The Vila Closa is the town’s walled medieval historical centre, though most of the houses you'll find here date from the 18th century. It was declared a historical-artistic ensemble of national cultural interest by the Generalitat government in 1998.
The Plaça del Pou is one of the iconic sites in the Vila Closa. Dominated by the porticoed town hall building, it dates from the early 19th century and is surrounded by a number of noble mansion houses that make up a harmonic and balanced ensemble. Opposite the town hall is the monument to the human castles which was sculpted by the local artist Martí Royo. The ensemble made up of the castle, the Church of Sant Martí and the rectory ennobles one of the squares with the best acoustics in Catalonia, which has played host to the many music and poetry performances held on summer nights, such as the town’s Voices Festival and Concert Cycle.
The town’s barns and threshing houses and its dry-stone huts were built for agricultural and fish-farming purposes. Many of these buildings are expressions of the heritage of an agricultural past that has now largely disappeared. Nowadays, most of them have been converted into municipal buildings or are the headquarters of the town’s cultural, social and sporting associations, such as the Mostra d’Altafulla and the Era del Senyor, which offer insights into the town’s rural past.
This second day of your visit will prove especially enjoyable for nature lovers and fans of beaches and castles (of brick and mortar, not the human towers). We recommend that you head for the beach and start walking south, toward Tarragona. You’ll soon come across the mouth of the Gaià River. The waters in the final stretch of the river flow by very calmly and are home to a large variety of water birds. On the horizon you can make out the Castle of Tamarit, a private building used for hosting celebrations and festivals, but very photogenic nonetheless. But before going there, you might like to call in at Hort de la Sínia, an organic farm that's devoted to raising awareness about organic farming, aromatic and medicinal plants, renewable energy, and healthier lifestyles. You can explore this farm and, if you like, sign up for one of the activities that they organise.
At lunchtime you’ll find plenty of restaurants serving good seafood, and later you may feel like following the Castles of Baix Gaià route, to explore the region’s legacy that dates from the 10th century onwards. At that time, the River Gaià was the border between the county of Barcelona and El Andalus, and this territory is therefore dotted with castles like Altafulla, El Catllar, Nou de Gaià, Montornès, Montoliu, Vespella, Ferran and Tamarit. The route calls in at all of these castles, following the river and the GR-92 long-distance footpath and can be done on foot or by mountain bike.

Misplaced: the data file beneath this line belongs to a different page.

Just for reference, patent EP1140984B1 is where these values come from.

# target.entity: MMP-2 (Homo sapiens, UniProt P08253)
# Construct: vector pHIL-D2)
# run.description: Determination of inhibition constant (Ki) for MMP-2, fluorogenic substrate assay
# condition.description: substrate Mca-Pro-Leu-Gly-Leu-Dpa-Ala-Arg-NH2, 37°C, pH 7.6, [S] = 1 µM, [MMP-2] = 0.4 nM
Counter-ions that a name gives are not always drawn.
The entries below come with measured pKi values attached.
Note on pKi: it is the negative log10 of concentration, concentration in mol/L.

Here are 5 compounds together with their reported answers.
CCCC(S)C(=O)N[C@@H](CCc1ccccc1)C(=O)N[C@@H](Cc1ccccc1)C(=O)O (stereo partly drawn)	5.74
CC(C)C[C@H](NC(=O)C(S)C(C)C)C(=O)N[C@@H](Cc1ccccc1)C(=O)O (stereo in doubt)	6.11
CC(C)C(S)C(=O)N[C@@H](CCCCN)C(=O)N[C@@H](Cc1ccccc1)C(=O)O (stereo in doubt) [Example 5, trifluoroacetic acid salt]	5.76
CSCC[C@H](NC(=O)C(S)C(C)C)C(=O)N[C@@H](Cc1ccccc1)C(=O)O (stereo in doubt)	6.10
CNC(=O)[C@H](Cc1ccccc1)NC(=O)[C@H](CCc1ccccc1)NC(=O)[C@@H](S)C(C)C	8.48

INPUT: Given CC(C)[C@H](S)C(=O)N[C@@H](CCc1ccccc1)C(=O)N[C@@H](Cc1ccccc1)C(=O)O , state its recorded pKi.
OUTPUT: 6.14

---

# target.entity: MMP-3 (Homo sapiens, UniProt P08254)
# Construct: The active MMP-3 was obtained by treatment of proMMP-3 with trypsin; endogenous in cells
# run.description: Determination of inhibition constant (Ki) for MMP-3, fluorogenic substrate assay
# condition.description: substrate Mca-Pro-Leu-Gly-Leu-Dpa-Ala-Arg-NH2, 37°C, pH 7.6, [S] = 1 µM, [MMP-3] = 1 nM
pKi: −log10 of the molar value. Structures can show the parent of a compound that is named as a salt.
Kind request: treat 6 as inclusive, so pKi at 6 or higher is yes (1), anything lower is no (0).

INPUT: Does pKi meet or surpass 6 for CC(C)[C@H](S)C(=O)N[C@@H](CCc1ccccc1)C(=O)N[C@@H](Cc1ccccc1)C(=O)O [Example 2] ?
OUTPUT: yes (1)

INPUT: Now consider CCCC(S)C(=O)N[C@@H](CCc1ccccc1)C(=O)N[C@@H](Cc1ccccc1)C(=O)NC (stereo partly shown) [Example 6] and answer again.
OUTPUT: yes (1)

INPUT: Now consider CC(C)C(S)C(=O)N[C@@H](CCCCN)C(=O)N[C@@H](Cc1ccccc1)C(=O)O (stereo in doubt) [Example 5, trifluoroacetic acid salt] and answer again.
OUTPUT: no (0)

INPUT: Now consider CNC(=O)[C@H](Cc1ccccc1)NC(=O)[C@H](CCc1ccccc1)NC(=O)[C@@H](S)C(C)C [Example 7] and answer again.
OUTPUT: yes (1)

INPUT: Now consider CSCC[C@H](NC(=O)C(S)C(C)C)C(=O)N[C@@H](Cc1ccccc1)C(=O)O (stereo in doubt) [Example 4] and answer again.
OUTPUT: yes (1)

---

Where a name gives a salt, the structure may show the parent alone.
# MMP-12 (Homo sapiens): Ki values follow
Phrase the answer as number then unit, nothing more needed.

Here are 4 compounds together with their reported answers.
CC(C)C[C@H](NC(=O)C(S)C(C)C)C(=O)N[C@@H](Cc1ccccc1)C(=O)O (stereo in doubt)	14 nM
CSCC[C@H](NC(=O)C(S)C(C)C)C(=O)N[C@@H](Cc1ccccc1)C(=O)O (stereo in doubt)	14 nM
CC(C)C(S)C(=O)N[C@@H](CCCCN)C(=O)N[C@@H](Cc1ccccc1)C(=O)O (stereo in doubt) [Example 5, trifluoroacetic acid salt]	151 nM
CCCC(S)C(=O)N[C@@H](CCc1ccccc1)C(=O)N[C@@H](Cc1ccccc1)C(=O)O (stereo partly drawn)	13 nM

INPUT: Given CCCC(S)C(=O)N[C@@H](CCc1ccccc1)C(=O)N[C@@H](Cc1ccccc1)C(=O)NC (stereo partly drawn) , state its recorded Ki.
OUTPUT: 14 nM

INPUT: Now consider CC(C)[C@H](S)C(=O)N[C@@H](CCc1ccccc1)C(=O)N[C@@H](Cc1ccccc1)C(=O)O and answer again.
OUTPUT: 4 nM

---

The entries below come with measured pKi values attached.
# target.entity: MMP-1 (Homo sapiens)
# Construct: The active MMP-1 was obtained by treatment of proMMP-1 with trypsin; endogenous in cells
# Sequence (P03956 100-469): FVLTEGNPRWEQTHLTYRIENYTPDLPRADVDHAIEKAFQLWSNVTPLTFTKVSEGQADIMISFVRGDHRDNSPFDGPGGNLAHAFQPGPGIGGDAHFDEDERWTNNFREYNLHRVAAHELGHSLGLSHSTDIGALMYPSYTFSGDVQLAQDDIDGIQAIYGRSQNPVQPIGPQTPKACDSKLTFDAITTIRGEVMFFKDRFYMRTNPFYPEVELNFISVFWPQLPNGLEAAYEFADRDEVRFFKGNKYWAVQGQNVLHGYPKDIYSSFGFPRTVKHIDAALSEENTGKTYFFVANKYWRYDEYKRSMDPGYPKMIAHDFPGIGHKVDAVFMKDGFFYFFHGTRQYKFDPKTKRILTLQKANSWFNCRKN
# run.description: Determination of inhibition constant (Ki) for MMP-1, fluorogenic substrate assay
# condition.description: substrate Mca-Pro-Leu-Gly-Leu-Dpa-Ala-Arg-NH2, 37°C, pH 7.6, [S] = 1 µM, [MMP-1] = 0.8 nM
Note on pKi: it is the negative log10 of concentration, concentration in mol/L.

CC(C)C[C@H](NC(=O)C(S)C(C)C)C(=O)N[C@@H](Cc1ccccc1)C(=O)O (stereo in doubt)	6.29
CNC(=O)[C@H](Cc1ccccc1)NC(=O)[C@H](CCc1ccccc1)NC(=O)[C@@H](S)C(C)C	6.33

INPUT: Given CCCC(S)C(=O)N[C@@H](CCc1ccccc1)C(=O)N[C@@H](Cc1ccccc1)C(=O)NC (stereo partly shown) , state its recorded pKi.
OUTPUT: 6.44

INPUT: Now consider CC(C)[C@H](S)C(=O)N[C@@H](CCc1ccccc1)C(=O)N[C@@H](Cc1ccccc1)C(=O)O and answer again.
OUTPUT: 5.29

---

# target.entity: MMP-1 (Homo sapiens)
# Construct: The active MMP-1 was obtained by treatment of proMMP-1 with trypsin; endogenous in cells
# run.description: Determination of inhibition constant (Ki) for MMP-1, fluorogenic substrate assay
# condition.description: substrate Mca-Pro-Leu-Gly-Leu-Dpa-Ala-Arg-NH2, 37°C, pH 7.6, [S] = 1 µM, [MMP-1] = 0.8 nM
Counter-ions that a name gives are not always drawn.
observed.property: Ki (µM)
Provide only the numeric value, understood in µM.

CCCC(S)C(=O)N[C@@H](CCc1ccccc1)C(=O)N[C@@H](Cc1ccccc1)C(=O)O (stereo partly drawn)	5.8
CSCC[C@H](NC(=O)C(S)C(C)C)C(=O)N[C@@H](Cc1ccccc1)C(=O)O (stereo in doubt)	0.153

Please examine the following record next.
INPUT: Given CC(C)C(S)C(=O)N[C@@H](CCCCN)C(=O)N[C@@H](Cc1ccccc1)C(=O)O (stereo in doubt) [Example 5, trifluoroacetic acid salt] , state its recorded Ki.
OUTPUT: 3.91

Begin the last day of your visit to the region in the neighbourhood of Les Botigues. During the 18th century, small storehouses began to be built on the seashore and were used by fishermen to keep their tools in and by merchants to store goods before they were shipped to the colonies. The neighbourhood of Les Botigues was consolidated in this location in the 20th century, when those old storehouses were transformed into houses and used as summer residences.
Your next stop is a UNESCO World Heritage Site: Els Munts Roman Villa. A large number of villas were built around the great Roman city of Tàrraco and were used for both agricultural and leisure activities. One of these is the Roman Villa of Els Munts, which is located very near the beach of Altafulla and dates back to the 1st century when it was home to Valerius Avitus Caius, an important administrator in Tàrraco, and his wife, Faustina. Many years later, in the mid-20th century, the site was taken over by the Tarragona Archaeological Museum (MNAT) and excavations began. The villa is open every day except Monday all year round, but on certain dates (Jun 27, Jul 11 & 25, August 8 & 22, Sep 5) you can take part in a special guided tour in the company of Caius and Agustina, who will personally show you around the villa where they once lived.
This Roman villa is located in Altafulla, 12km from Tarragona, and is one of the most important Hispanic complexes of its type. An important residential town, with rich decorative elements, it demonstrates what the residences of high-level administrators in Tàrraco were like.
Records of the castle can be dated back to 1059. It belonged to the Requesens family from the beginning of the 14th century to 1472, when it was acquired by Francesc de Montserrat, the first Marquis of Tamarit, whose descendents have maintained the property until now. In its current state, the building dates mostly from the 17th century and is in magnificent condition. It is a private residence and is not open to visitors.